The event’s first speaker, Syeda Sadaf, described how Canada has changed for the worse since she arrived from Pakistan nearly a decade ago. Sadaf pointed to Bill C-51, increasing Islamophobia, and a law prohibiting niqabs from being worn at citizenship ceremonies as examples of Canada’s downward spiral.
Sadaf also argued that Muslims must fight back against these intrusions on civil liberties, as opposed to being silent or apologetic. According to Sadaf, “Nothing will be changed by closing your eyes; it will only increase the darkness.”
Sadaf’s statement sums up the consciousness raising mission of the event, held by Thorncliffe Reach-out Teach-in (TRT), a group dedicated to bringing community members “together to discuss and address issues of concern.” Approximately 40 people, mostly Thorncliffe community members, did exactly that in the Jenner Jean-Marie Community Centre.
The range of speakers at the event reflected how intertwined TRT is with the local community.
The event began with a mock citizenship ceremony, put together by a group of teens from the community, that skewered the real process for its nationalist rhetoric, imposition of religious norms as witnessed in the niqab ban, and erasure of Canada’s violent settler history.
The audience who cheered throughout the performance, however, was not just made up of teens. Instead, a large group of parents and elders had also come to find out more about Bill C-51, while their children and others could be heard playing just behind the room’s divider.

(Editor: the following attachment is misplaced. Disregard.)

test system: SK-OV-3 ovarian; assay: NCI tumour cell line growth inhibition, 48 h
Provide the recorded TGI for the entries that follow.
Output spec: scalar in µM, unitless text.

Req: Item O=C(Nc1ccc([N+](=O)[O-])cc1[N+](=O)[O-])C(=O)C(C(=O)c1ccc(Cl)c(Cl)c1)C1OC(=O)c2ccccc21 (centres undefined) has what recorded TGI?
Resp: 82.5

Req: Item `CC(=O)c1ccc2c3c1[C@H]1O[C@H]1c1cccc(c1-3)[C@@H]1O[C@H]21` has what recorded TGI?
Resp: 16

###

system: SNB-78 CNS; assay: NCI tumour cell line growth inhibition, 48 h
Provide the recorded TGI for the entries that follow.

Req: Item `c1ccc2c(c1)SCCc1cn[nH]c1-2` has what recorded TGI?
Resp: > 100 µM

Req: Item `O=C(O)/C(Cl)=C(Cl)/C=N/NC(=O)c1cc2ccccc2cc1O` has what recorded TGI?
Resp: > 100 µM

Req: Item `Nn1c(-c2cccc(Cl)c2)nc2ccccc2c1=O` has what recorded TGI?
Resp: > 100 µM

Sadia Khan, one of the event organizers, and Riaz Sayani-Mulji, a University of Toronto law student, both gave talks to help inform the community of the new anti-terror legislation.
Khan offered a summary of Canada’s imperialist involvement, from the foundation of the nation on stolen indigenous land, to its current role in military operations in Iraq. Khan noted these missions are often funded by tax dollars, claiming, “Our hard-earned money is going to kill our own people.”
The presentation also looked at the role corporations, as well as Canada’s relations with the United States and Israel, have played in driving Canada into these violent excursions.
Yet Khan noted that Canada has also autonomously embarked on a range of harmful excursions, and therefore deserves to be critiqued to the fullest extent. “Canada is not just a dog, it’s not just a puppet,” Khan said.
Sayani-Mulji’s presentation focused on Bill C-51, with Khan translating his speech into Urdu to ensure the mothers in the audience could fully grasp his message.